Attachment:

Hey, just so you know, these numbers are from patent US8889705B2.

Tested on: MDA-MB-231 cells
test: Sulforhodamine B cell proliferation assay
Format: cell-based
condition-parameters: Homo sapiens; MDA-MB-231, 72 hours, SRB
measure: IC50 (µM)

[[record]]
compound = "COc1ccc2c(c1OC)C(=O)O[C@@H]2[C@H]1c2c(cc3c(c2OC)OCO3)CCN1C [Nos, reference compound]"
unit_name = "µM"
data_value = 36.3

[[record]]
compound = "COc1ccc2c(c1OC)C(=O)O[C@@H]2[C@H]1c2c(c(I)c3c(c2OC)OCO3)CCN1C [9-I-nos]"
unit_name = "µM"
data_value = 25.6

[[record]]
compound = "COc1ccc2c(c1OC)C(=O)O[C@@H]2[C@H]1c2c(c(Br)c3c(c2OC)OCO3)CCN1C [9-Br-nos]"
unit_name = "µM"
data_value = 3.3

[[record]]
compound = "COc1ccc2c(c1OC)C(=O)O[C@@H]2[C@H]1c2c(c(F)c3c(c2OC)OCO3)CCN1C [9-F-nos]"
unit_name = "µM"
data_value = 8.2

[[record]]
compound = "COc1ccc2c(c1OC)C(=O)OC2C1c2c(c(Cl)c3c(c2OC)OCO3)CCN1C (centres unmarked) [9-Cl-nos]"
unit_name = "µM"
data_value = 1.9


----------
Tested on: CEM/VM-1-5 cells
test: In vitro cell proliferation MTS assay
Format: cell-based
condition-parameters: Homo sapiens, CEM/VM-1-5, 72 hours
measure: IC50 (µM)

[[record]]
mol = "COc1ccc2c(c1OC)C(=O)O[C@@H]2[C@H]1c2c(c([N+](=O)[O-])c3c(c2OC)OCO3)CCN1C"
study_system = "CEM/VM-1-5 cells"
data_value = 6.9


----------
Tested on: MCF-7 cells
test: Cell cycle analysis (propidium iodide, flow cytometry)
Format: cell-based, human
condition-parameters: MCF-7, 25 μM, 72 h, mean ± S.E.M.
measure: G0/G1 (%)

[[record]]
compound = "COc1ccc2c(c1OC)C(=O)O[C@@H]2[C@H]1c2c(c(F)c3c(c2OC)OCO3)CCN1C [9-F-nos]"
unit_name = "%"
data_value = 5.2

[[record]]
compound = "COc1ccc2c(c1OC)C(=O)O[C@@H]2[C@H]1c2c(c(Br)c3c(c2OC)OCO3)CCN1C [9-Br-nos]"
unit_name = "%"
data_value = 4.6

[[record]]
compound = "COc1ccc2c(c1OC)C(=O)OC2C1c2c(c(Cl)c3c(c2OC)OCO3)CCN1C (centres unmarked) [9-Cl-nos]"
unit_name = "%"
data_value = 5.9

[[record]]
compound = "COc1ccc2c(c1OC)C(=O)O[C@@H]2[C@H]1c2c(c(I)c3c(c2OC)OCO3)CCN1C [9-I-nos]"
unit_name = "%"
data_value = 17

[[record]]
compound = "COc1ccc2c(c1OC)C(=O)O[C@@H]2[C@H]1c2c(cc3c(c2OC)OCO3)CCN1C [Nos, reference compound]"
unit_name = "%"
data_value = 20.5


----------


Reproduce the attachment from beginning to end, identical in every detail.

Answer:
Hey, just so you know, these numbers are from patent US8889705B2.

Tested on: MDA-MB-231 cells
test: Sulforhodamine B cell proliferation assay
Format: cell-based
condition-parameters: Homo sapiens; MDA-MB-231, 72 hours, SRB
measure: IC50 (µM)

[[record]]
compound = "COc1ccc2c(c1OC)C(=O)O[C@@H]2[C@H]1c2c(cc3c(c2OC)OCO3)CCN1C [Nos, reference compound]"
unit_name = "µM"
data_value = 36.3

[[record]]
compound = "COc1ccc2c(c1OC)C(=O)O[C@@H]2[C@H]1c2c(c(I)c3c(c2OC)OCO3)CCN1C [9-I-nos]"
unit_name = "µM"
data_value = 25.6

[[record]]
compound = "COc1ccc2c(c1OC)C(=O)O[C@@H]2[C@H]1c2c(c(Br)c3c(c2OC)OCO3)CCN1C [9-Br-nos]"
unit_name = "µM"
data_value = 3.3

[[record]]
compound = "COc1ccc2c(c1OC)C(=O)O[C@@H]2[C@H]1c2c(c(F)c3c(c2OC)OCO3)CCN1C [9-F-nos]"
unit_name = "µM"
data_value = 8.2

[[record]]
compound = "COc1ccc2c(c1OC)C(=O)OC2C1c2c(c(Cl)c3c(c2OC)OCO3)CCN1C (centres unmarked) [9-Cl-nos]"
unit_name = "µM"
data_value = 1.9


----------
Tested on: CEM/VM-1-5 cells
test: In vitro cell proliferation MTS assay
Format: cell-based
condition-parameters: Homo sapiens, CEM/VM-1-5, 72 hours
measure: IC50 (µM)

[[record]]
mol = "COc1ccc2c(c1OC)C(=O)O[C@@H]2[C@H]1c2c(c([N+](=O)[O-])c3c(c2OC)OCO3)CCN1C"
study_system = "CEM/VM-1-5 cells"
data_value = 6.9


----------
Tested on: MCF-7 cells
test: Cell cycle analysis (propidium iodide, flow cytometry)
Format: cell-based, human
condition-parameters: MCF-7, 25 μM, 72 h, mean ± S.E.M.
measure: G0/G1 (%)

[[record]]
compound = "COc1ccc2c(c1OC)C(=O)O[C@@H]2[C@H]1c2c(c(F)c3c(c2OC)OCO3)CCN1C [9-F-nos]"
unit_name = "%"
data_value = 5.2

[[record]]
compound = "COc1ccc2c(c1OC)C(=O)O[C@@H]2[C@H]1c2c(c(Br)c3c(c2OC)OCO3)CCN1C [9-Br-nos]"
unit_name = "%"
data_value = 4.6

[[record]]
compound = "COc1ccc2c(c1OC)C(=O)OC2C1c2c(c(Cl)c3c(c2OC)OCO3)CCN1C (centres unmarked) [9-Cl-nos]"
unit_name = "%"
data_value = 5.9

[[record]]
compound = "COc1ccc2c(c1OC)C(=O)O[C@@H]2[C@H]1c2c(c(I)c3c(c2OC)OCO3)CCN1C [9-I-nos]"
unit_name = "%"
data_value = 17

[[record]]
compound = "COc1ccc2c(c1OC)C(=O)O[C@@H]2[C@H]1c2c(cc3c(c2OC)OCO3)CCN1C [Nos, reference compound]"
unit_name = "%"
data_value = 20.5


----------